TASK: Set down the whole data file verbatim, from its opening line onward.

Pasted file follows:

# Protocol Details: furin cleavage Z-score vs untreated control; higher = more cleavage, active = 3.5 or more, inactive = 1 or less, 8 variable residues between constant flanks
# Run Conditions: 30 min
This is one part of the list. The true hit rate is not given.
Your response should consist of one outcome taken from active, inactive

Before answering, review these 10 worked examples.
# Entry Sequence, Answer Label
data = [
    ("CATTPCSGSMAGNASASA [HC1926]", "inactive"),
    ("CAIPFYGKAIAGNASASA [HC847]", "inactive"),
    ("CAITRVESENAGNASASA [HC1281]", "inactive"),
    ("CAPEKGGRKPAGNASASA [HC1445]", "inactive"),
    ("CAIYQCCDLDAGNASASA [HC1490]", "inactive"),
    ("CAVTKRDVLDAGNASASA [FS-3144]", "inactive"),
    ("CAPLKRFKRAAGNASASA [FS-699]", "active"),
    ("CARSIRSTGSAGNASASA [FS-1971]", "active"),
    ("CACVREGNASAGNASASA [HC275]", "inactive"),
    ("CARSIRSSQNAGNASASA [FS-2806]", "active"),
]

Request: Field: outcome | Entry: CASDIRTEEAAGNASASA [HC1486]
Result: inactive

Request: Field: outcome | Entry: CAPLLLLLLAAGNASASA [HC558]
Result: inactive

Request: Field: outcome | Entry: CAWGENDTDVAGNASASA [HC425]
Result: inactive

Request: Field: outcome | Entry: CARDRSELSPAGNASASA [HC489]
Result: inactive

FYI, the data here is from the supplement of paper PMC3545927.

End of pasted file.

# Protocol Details: furin cleavage Z-score vs untreated control; higher = more cleavage, active = 3.5 or more, inactive = 1 or less, 8 variable residues between constant flanks
# Run Conditions: 30 min
This is one part of the list. The true hit rate is not given.
Your response should consist of one outcome taken from active, inactive

Before answering, review these 10 worked examples.
# Entry Sequence, Answer Label
data = [
    ("CATTPCSGSMAGNASASA [HC1926]", "inactive"),
    ("CAIPFYGKAIAGNASASA [HC847]", "inactive"),
    ("CAITRVESENAGNASASA [HC1281]", "inactive"),
    ("CAPEKGGRKPAGNASASA [HC1445]", "inactive"),
    ("CAIYQCCDLDAGNASASA [HC1490]", "inactive"),
    ("CAVTKRDVLDAGNASASA [FS-3144]", "inactive"),
    ("CAPLKRFKRAAGNASASA [FS-699]", "active"),
    ("CARSIRSTGSAGNASASA [FS-1971]", "active"),
    ("CACVREGNASAGNASASA [HC275]", "inactive"),
    ("CARSIRSSQNAGNASASA [FS-2806]", "active"),
]

Request: Field: outcome | Entry: CASDIRTEEAAGNASASA [HC1486]
Result: inactive

Request: Field: outcome | Entry: CAPLLLLLLAAGNASASA [HC558]
Result: inactive

Request: Field: outcome | Entry: CAWGENDTDVAGNASASA [HC425]
Result: inactive

Request: Field: outcome | Entry: CARDRSELSPAGNASASA [HC489]
Result: inactive

FYI, the data here is from the supplement of paper PMC3545927.